So the on-field product at this level cannot be enough. Sadly. People have to want to come out of the pride of supporting their hometown team and the promise of a good time for a good value.

Combine that though with a non-rosy glasses observation of what is going on in Toronto.

Have you ever been there? Talk about a pretty sterile and boring major city. Yes a generalization but it is no Montreal or Vancouver that is for sure. And Toronto did horribly in the USL 1st Division when located out in the burbs.

So where are all those new, crazy, young, non soccer-mom fans coming from in Toronto?

That downtown stadium and team has given alot of the twenty-thirty something folks who are clearly not oriented towards the mainstream something that is cool, fun, and "hip" to do that is also supporting their city. Never understimate the importance of that.

The Timbers and more importantly the Timbers Army offer that right now at a smaller level. If you gave the intrepid leaders in the T.A. 1/10 of the Toronto marketing budget within two years they would have 5K regulars in the North End.

Remember - the Timbers have done NO marketing to speak of whatsover in the past 6 years. Any success is purely organic. Imagine the combination of MLS teams with the likes of Beckham coming to town with an edgy, urban marketing campaign with MLS dollars- you would sell out PGE on a regular basis. I guarantee it.

The Manly Ferry said...

Jeremy, I'll only say, very good comment, totally valid points. But you ought to lay-off the "soccer-mom" fans; I know mom's with twice the mouth and pent-up rage than you'd find in a Marine. I'm not saying you're wrong, so much as I'm suggesting don't write 'em all off.

And, thanks, Tom, for the insight on the Chicago transportation; I read something similar in something Jamie Trecker once wrote. It sounds pretty bad. You also hit on two points that I wanted to get to in the original: variety in the suburbs (unbelievably, it exists); how MLS (and the USL for that matter) are dealing with supporter's groups; and I'll acknowledge here that I'm about the only fan I know who is totally indifferent to the latter (in truth, I find them distracting from time to time).

Somewhere down in the archives of the Timbers Blog, you'll find a pretty sharp note that Bob Kellett felt compelled to write to one corner of the powers-that-be (don't have time to look....sorry). Given how widely and often I read about supporters/security issues, that's something that's not going to go away. As such, yeah, front office needs to manage it far better, but so do the fans. By total coincidence, I came across an item on the Timbers' Army policing itself today - and that's the ideal, certainly; it shouldn't take more than accepting ground rules to help the security people keep shit in perspective. This doesn't mean rolling over when they challenge stupid crap, like the size of flagpoles, bringing drums, etc. It's simple, harmless stuff like curbing language in a public place, or not making it central (and I write this as someone who has HORRIFIED small children; I am damned loud and have a horrible mouth), not throwing anything on the field, etc. etc. Just give security a safety zone and they're more likely to give a wide berth. A second piece is responding wisely if, say, someone wields a drum as a weapon and the front office bans drums; go along with the rule to show you're trainable, come up with something to stop it from happening again, then approach them. But, as (I think) Bob said in his note, this requires a dialogue and front office has to be willing to come to the table. If they're not, well, they're getting what they deserve.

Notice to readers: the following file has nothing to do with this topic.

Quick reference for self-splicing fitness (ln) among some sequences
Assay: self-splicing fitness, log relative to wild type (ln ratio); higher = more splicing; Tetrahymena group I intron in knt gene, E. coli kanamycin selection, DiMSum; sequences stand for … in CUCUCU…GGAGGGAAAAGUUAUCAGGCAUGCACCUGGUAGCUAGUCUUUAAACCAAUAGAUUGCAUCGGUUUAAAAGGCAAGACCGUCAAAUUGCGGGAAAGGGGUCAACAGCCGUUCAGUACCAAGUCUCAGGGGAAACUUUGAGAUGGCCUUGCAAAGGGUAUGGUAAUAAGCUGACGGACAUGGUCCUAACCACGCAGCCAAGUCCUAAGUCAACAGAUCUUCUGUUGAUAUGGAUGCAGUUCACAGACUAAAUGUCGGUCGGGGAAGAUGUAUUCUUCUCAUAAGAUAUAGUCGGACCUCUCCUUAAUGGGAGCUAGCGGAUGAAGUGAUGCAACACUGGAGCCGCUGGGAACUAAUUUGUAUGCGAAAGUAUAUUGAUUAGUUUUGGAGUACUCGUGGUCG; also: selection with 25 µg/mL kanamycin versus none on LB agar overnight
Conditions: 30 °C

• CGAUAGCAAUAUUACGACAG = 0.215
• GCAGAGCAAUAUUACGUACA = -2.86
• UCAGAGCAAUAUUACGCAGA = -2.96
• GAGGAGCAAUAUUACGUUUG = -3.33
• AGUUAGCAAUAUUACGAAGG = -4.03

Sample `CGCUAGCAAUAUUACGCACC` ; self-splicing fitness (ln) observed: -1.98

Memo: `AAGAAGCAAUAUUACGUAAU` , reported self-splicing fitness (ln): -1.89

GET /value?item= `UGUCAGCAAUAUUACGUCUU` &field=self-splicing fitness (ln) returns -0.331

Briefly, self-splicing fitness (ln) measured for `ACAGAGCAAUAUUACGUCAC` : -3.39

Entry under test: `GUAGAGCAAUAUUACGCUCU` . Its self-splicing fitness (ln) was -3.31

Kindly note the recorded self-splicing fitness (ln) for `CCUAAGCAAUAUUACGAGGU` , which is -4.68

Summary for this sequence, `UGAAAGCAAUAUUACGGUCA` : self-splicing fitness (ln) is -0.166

Finally (shut up Jeff!), the types of suburbs thing - and this is big for me. I used to hate suburbia. Just frickin' hated it, swore I'd never live there, etc. The thing is, I'm living today in downtown Hillsboro and can say, with a completely straight face, that I have not had to change my lifestyle behaviors one iota; more to the point, if diversity is measured simply as the ratio between caucasians and "other," Hillsboro is more diverse than any Portland neighborhood I've lived in - no, I'm not kidding. Walk down the right streets, and you won't hear a lick of English. Some of the commentary on the Soccer City message board suggests an incredible ignorance of Hillsboro. Sadly, other parts do hold: e.g. what Hillsboro looks like around the stadium site (yep, sprawls-ville); acknowledging that, at this point in time, Mexican fans prefer Mexican clubs (in Hillsbor, especially, so many Club America, Chivas, Monarcas, Cruz Azul, UNAM, etc. jerseys; I did see a Chicago Fire jersey once - yep, did a double-take.)

What's the point of all that? The whole Hillsboro/Beaverton area will evolve on its own, regardless of what happens in Portland. No one knows what that will look like, but some recent chatter talks about another direction. What you'll find behind that link may not be the answer - personally, I view the Pearl District as Yuppie Hell - but the discussions aren't what they used to be.